Minister for Housing and Public Works Mick de Brenni who met Sunshine Coast subbies with Premier Annastacia Palaszczuk this week.
Minister for Housing and Public Works Mick de Brenni who met Sunshine Coast subbies with Premier Annastacia Palaszczuk this week. Patrick Woods

Subbies embrace building industry inquiry

SUBCONTRACTORS will be lining up to give evidence to the Palaszczuk Government-appointed Special Joint Taskforce into construction sector fraud, with confidence high among sector representatives that their complaints will now be fully examined.

Lenny Willis, of the Subcontractors Alliance, was one of a group of industry representatives who met with Housing Minister Mick de Brenni and head investigator, former Justice John Byrne.

He said the Minister had said the word 'collapse' was not the way to describe some insolvencies which appeared to have been planned and could only really be called 'criminal'.

Mr Willis, a property developer, said he had been encouraged that subbies would not be expected to be lawyers and that templates were being prepared to assist them in filing complaints.

That was already a significant change to previous arrangements which had seen complainants file issues with police only to hear nothing except that the matters had been referred onto ASIC without even an interview and no feedback.

"It's not been a helpful process for victims," he said.

"Part of the damage that's been done is a feeling of dismissal and somehow that your accusations have been wrong when you know in your heart otherwise. There's been no explanation and then you have been ignored."

Mr Willis said under the previous regulatory environment with the QBCC, Queensland Police, ASIC and the Australian Federal Police there had been a sense complainants were being stonewalled and dismissed.

He said previously complainants to Queensland Police have not even been afforded an interview to discuss their matters.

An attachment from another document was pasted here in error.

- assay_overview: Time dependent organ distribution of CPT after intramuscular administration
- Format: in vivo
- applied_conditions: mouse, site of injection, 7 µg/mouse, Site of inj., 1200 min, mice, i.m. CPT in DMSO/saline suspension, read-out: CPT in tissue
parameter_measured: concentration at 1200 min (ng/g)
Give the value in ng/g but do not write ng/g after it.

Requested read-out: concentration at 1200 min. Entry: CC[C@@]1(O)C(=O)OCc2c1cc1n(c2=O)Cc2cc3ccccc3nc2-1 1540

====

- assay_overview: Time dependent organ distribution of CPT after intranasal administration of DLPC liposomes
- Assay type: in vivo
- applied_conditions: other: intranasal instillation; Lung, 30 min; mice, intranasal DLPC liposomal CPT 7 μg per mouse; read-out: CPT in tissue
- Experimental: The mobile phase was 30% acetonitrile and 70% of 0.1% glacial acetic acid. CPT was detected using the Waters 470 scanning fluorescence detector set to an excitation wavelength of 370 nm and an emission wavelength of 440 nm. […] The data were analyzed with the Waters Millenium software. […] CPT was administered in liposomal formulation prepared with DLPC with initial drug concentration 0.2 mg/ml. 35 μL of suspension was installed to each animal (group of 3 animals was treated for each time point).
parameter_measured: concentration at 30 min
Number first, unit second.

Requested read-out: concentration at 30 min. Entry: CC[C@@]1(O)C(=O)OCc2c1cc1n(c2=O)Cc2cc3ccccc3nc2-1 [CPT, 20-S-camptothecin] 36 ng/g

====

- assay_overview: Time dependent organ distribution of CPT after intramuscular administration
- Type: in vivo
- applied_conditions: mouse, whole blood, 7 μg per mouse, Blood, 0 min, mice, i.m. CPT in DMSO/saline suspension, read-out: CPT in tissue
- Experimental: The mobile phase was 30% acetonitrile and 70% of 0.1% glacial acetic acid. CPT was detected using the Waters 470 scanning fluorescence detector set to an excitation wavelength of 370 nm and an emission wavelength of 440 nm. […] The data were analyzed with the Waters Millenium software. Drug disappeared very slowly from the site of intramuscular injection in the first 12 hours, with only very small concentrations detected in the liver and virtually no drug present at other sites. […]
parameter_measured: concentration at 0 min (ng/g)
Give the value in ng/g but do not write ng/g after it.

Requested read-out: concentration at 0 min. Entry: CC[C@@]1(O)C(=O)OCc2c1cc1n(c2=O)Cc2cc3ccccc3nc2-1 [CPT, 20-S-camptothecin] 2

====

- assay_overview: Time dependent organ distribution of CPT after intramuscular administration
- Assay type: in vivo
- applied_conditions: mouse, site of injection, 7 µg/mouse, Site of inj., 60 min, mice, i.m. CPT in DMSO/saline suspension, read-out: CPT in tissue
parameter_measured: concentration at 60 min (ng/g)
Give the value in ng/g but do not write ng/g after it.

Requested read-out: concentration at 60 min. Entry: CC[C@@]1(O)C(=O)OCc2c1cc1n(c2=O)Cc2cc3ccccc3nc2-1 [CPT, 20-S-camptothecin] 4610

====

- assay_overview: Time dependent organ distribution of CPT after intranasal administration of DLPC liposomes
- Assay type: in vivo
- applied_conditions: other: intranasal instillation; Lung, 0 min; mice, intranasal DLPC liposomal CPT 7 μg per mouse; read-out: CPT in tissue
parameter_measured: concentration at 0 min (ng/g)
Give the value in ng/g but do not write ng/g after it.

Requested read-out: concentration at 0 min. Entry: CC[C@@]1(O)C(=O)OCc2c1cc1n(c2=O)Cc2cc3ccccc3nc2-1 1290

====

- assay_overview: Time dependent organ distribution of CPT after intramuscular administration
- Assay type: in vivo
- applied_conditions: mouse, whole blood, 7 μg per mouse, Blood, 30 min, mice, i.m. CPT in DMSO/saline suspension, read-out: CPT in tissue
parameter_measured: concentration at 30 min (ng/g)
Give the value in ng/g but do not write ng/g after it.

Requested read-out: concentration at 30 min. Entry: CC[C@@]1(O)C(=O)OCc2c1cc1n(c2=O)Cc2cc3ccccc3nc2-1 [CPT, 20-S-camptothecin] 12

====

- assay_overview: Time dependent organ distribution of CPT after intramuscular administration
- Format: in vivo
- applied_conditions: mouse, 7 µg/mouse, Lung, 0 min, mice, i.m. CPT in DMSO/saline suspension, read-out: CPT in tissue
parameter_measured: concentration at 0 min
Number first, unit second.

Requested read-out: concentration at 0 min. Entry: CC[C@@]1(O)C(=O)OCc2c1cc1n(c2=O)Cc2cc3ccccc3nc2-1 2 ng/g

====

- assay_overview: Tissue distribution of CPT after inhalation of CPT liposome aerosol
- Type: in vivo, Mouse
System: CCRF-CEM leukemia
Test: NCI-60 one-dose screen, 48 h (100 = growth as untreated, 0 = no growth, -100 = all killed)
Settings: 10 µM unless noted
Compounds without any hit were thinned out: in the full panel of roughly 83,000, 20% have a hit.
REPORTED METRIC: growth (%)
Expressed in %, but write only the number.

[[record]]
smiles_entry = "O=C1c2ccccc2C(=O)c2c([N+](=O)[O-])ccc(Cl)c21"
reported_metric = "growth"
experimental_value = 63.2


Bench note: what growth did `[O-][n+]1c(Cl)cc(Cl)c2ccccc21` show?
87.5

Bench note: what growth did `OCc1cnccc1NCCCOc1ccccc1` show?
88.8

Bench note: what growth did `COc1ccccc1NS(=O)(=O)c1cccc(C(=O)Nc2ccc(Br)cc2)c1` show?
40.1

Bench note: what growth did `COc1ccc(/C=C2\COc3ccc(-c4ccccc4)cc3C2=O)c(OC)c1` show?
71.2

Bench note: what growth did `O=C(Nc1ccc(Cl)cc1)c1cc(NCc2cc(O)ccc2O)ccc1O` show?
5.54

"This is an opportunity for that to change," he said.

"Hopefully if it smells like fraud but more evidence is needed they will come back to the complainant and investigate properly.

"We are looking forward to getting into the process to see the level of collaboration that's provided to assist victims make proper complaints, and for the authorities to act."


Alison and Dave Daniels were nearly crippled by an unpaid $250,000 invoice in 2015.
Dave Daniels of Daniels Civil Pty Ltd has welcomed the inquiry into malpractice in the Queensland construction sector. Warren Lynam

Dave Daniels, of Daniels Civil Pty Ltd, said he was sure the government meant business.

"I think the Minister (Mick de Brenni) is all over it," he said.

"He feels it and speaks it. He's done enough research into it that it has become a passion."

Mr Daniels said Justice Byrne had helped set the bar and that proof of intent would be critical in pursuit of allegations of fraud.

He said the 12-week initial investigation period would gather complaints with evaluation conducted by Justice Byrne and officers from the Department of Public Prosecutions. Police investigations would then follow, leading to prosecutions that may continue for a number of years.

But he said the time had come for the industry to engage in professional development and to get smarter in its practices.

"Subcontractors need to get their head around the new Building Industry Fairness Act," Mr Daniels said.

"You can't operate on a handshake any more."